FDA Delays Decision on Selinexor’s Approval for Heavily Treated Multiple Myeloma

FDA Delays Decision on Selinexor’s Approval for Heavily Treated Multiple Myeloma

The U.S. Food and Drug Administration is delaying its decision on a new drug application (NDA) seeking approval of selinexor in combination with dexamethasone for patients with multiple myeloma who failed at least three prior therapies.

This means that the FDA will decide whether to approve the oral treatment by July 6, three months later than the original April 6 date.

Karyopharm Therapeutics’ application, now under priority review, specifically addresses treatment of patients who have received at least three previous therapies and whose disease is refractory to at least one proteasome inhibitor, one immunomodulatory agent, and an antibody medication targeting the CD38 cell surface protein — found at high levels on multiple myeloma cells.

In a Feb. 26 meeting, the FDA’s Oncologic Drugs Advisory Committee (ODAC) recommended the agency wait for the findings of the Phase 3 BOSTON clinical trial (NCT03110562), which is assessing if adding selinexor to treatment with Velcade (bortezomib) and low-dose dexamethasone delays disease progression and extends the lives of patients with relapsed or refractory multiple myeloma.

The committee’s recommendation is considered but is non-binding regarding the FDA’s final decision on whether to approve selinexor.

After the meeting, and at the FDA’s request, Karyopharm submitted additional clinical information, which allowed the agency to extend the decision date by three months.

“We look forward to the continued collaboration with FDA in trying to meet the needs of patients with relapsed refractory multiple myeloma,” Sharon Shacham, PhD, Karyopharm’s founder, president, and chief scientific officer, said in a press release.

Selinexor is a selective inhibitor of nuclear export. It suppresses the function of a protein called XPO1, often found at higher levels in tumor cells, which exports tumor suppressor proteins out of the cell’s nucleus. Selinexor induces the accumulation of these tumor suppressors in the nucleus, leading to selective death of tumor cells.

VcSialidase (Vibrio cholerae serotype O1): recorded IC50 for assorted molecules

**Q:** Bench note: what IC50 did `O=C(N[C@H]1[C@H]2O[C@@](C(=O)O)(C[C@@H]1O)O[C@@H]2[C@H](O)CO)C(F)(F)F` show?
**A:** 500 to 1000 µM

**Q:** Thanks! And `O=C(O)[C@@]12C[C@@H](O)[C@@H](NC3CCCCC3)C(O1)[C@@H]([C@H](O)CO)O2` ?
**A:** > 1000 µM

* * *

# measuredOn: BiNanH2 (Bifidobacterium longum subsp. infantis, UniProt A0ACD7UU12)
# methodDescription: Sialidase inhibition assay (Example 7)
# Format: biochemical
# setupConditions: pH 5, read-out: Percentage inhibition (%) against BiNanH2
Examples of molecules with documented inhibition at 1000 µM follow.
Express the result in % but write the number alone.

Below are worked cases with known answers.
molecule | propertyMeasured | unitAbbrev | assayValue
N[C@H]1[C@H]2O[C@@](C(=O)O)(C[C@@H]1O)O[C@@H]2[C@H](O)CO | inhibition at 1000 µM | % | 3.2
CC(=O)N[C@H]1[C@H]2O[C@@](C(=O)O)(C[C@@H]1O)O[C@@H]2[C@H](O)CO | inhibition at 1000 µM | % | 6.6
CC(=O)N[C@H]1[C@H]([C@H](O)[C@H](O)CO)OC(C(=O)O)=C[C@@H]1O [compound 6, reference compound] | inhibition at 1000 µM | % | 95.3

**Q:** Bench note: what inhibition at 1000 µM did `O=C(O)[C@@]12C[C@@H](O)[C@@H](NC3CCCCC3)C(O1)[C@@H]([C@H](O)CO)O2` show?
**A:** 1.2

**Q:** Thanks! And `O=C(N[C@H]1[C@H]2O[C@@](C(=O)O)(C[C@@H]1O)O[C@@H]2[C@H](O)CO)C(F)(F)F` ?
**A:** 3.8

The NDA was based on results from the Phase 2b STORM trial (NCT02336815), where selinexor was given in combination with low-dose dexamethasone to myeloma patients who did not respond to treatment with two immunomodulatory therapies, Revlimid (lenalidomide) and Pomalyst (pomalidomide), and two proteasome inhibitors, Velcade and Kyprolis (carfilzomib).

A subset of these patients, known as penta-refractory, also did not respond to an anti-CD38 monoclonal antibody, such as Darzalex (daratumumab) or isatuximab.

The most recent results of this trial showed a 25.4% response rate in penta-refractory patients, including two cases where the tumors completely disappeared. Responses lasted a median of 4.4 months.

Karyopharm has also submitted a marketing authorization application to the European Medicines Agency for conditional approval, which was granted accelerated assessment.

In the U.S., selinexor received orphan drug designation for multiple myeloma, as well as fast track status for people with multiple myeloma who failed three prior treatments.

The treatment is also being tested in the Phase 1/2 STOMP trial (NCT02343042), which is assessing adding selinexor to treatment regiments with Velcade, Pomalyst, Revlimid, Darzalex, and Kyprolis. Overall, 63% of the multiple myeloma patients responded to the combo approach, including 13% complete responses and 18% very good partial responses. The median time without disease worsening was 9.2 months.

Selinexor has also been granted fast track status for the treatment of patients with relapsed or refractory diffuse large B-cell lymphoma (DLBCL) not eligible for stem cell transplants. This decision was based on results from the Phase 2b SADAL study (NCT02227251), which showed partial or complete tumor disappearance in more than one-third of heavily treated DLBCL patients.

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